Experience in business and the Dunning Kreuger Effect

“Don’t wait until everything is just right. It will never be perfect. There will always be challenges, obstacles and less than perfect conditions. So what. Get started now. With each step you take, you will grow stronger and stronger, more and more skilled, more and more self-confident and more and more successful.”

Mark Victor Hansen (Author of Chicken Soup for the Soul)

Have you heard of the Dunning Krueger Effect? If you’ve ever felt doubt it may be because you’re more experienced than you realize. 

What is the value of experience? Does it help you serve your clients better? Does it help you build better relationships?

In high school I had a teacher who would show up to class, hand out assignments, that were actually created by another teacher in our school, and then leave. I don’t remember him giving a single lecture. Although he had been teaching for 20+ years did he have 20+ years of experience?

An enthusiastic 1st year teacher would have been far more impactful.

I also had a math teacher who took the class on a week long hiking trip. A biology teacher who took the class on weekly field trips. And a grade 6 substitute teacher who happened to step in right as we began studying the solar system and brought the wonder of space to life.

I ask again, what is the value of experience?

Experience is not the number of hours we’ve clocked. No, rather it is the number of lessons we’ve learned.

There is this beautiful sales graph that perfectly demonstrates the journey towards experience. Consider the journey of the sales person.

The graph visualizes the journey of a person beginning their career in sales. At first they start with enthusiasm. They love what they do, they believe in what they sell, and that enthusiasm is infectious. It doesn’t take long before they are doing deals. Then often that person goes through a sales slump. The good news, as long as they continue learning, the slump doesn’t last long. They begin to work on their technique and truly understand their role as an advisor. Soon that perseverance pays off. There are many lessons they learn along the way and sales consistency follows that experience.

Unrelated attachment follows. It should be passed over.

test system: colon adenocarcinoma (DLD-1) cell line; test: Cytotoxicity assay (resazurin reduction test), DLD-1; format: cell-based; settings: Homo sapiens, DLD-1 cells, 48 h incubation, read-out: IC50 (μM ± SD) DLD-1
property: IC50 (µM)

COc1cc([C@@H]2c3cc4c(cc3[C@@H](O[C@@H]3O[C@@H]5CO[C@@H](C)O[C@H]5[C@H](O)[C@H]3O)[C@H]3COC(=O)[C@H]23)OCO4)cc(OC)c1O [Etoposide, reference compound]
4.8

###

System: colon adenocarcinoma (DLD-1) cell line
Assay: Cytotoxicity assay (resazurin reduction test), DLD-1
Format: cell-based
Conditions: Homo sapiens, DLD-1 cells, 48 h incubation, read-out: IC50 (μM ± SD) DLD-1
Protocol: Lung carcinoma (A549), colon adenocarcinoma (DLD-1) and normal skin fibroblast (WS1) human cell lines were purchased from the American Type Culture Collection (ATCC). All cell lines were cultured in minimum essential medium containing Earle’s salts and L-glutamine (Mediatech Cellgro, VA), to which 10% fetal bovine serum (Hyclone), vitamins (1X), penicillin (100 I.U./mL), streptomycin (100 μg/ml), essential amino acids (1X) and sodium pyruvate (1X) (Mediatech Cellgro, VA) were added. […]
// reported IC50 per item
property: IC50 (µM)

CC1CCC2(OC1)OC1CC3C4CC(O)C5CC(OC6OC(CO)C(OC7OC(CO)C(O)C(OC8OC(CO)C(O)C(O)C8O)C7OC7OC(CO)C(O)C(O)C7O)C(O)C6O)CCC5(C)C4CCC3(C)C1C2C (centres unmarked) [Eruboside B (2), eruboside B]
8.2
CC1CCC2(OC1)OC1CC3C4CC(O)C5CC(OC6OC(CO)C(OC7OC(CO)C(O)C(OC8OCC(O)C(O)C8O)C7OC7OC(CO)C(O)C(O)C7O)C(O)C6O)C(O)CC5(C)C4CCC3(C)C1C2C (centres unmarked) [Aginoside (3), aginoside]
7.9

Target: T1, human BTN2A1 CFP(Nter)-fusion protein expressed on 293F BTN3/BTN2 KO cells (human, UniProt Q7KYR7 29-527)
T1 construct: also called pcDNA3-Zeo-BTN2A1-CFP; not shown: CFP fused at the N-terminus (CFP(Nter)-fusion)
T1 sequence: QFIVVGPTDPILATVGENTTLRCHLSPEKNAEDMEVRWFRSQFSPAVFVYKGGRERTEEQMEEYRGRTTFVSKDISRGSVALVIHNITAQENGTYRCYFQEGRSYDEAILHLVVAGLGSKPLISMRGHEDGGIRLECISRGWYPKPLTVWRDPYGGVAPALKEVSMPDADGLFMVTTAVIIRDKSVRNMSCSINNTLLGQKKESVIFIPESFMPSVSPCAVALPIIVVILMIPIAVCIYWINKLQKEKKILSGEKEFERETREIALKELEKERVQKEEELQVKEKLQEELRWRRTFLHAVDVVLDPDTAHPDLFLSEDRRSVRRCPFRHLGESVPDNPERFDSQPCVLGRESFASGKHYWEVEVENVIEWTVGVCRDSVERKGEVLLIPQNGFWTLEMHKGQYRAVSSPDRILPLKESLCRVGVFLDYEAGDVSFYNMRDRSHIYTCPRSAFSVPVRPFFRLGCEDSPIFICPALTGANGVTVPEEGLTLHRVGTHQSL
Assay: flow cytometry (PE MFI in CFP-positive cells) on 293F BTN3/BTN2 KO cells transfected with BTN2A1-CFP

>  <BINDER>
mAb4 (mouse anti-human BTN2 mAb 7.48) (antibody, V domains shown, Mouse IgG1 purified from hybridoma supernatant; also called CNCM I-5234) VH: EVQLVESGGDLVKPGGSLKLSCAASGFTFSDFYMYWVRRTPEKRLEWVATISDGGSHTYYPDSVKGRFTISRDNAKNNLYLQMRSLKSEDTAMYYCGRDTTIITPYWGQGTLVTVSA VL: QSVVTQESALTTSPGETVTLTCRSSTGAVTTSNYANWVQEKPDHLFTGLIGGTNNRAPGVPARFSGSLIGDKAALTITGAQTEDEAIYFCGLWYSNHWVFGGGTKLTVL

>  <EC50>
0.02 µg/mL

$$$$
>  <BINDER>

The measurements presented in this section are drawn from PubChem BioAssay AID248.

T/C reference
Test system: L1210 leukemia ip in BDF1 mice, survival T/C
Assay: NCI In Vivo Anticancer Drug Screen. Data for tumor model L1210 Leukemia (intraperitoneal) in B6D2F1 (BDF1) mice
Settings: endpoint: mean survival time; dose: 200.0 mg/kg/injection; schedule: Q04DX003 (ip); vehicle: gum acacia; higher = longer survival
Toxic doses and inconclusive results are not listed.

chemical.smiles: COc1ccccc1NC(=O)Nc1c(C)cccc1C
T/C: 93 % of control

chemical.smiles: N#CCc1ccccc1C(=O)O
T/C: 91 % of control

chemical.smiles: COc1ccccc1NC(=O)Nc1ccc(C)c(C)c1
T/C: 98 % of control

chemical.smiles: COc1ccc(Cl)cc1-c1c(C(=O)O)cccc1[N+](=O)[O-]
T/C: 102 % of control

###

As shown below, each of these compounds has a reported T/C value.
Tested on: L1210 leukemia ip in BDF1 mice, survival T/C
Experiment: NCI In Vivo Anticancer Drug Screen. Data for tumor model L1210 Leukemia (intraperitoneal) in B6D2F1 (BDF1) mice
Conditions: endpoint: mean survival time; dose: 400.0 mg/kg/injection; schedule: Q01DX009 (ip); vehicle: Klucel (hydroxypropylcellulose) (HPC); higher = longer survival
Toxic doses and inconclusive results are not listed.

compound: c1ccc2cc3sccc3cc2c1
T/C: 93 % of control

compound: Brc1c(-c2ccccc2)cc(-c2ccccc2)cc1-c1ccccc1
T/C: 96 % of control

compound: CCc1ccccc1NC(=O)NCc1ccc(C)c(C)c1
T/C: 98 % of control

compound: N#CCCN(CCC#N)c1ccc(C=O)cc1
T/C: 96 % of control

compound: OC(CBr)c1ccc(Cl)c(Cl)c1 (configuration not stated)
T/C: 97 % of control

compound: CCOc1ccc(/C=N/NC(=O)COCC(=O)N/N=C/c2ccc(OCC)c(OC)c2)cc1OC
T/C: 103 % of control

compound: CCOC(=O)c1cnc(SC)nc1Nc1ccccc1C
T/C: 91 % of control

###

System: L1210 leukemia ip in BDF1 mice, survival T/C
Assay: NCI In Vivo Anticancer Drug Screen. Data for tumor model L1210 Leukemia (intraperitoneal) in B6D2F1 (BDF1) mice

I learned of this journey from a personal mentor Ted Gross, who learned of it from his personal experience running sales teams. That’s the beauty of experience. It’s transferable.

So how does one develop experience?

The lessons from experience only come from reflection and energy. As soon as we stop putting energy towards our occupation we stop stretching, we stop challenging ourself, we stop growing. This is what mastery is all about. It’s that continual pursuit towards excellence. It’s what makes it fun.

I would argue that when people see experience as “years worked” it’s self serving. Whereas, when experience is measured by lessons learned then it is about serving others.

The benefit of experience is 10 fold. An experienced agent can navigate tricky deals with tact and reassurance. They have trusted allies who they can count on. They pick up on red flags and warning signs and communicate early to their clients.

Another profession that is measurably impacted by experience is computer programming. The difference in output between a first year programmer and one that’s been actively learning for 10 years is massive. But it isn’t just their output. It’s how they solve problems, how they recommend solutions, and how they work as a team.

The graph visualizes the journey of a person beginning their career in sales. At first they start with enthusiasm. They love what they do, they believe in what they sell, and that enthusiasm is infectious. It doesn’t take long before they are doing deals. Then often that person goes through a sales slump. The good news, as long as they continue learning, the slump doesn’t last long. They begin to work on their technique and truly understand their role as an advisor. Soon that perseverance pays off. There are many lessons they learn along the way and sales consistency follows that experience.